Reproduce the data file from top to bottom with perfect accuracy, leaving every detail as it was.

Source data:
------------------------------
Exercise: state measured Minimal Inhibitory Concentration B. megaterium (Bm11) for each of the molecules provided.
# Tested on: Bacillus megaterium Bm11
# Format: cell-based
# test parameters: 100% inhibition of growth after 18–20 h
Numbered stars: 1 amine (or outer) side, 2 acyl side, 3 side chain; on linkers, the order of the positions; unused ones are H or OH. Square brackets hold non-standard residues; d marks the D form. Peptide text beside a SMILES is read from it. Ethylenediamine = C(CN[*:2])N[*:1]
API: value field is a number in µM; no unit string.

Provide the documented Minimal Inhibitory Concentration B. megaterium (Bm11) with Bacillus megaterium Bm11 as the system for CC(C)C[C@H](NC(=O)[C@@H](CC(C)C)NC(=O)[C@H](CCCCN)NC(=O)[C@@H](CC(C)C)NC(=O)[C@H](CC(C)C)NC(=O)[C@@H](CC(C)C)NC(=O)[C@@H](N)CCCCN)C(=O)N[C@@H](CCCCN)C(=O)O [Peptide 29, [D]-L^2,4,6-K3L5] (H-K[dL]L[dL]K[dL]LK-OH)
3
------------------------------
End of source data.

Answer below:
Exercise: state measured Minimal Inhibitory Concentration B. megaterium (Bm11) for each of the molecules provided.
# Tested on: Bacillus megaterium Bm11
# Format: cell-based
# test parameters: 100% inhibition of growth after 18–20 h
Numbered stars: 1 amine (or outer) side, 2 acyl side, 3 side chain; on linkers, the order of the positions; unused ones are H or OH. Square brackets hold non-standard residues; d marks the D form. Peptide text beside a SMILES is read from it. Ethylenediamine = C(CN[*:2])N[*:1]
API: value field is a number in µM; no unit string.

Provide the documented Minimal Inhibitory Concentration B. megaterium (Bm11) with Bacillus megaterium Bm11 as the system for CC(C)C[C@H](NC(=O)[C@@H](CC(C)C)NC(=O)[C@H](CCCCN)NC(=O)[C@@H](CC(C)C)NC(=O)[C@H](CC(C)C)NC(=O)[C@@H](CC(C)C)NC(=O)[C@@H](N)CCCCN)C(=O)N[C@@H](CCCCN)C(=O)O [Peptide 29, [D]-L^2,4,6-K3L5] (H-K[dL]L[dL]K[dL]LK-OH)
3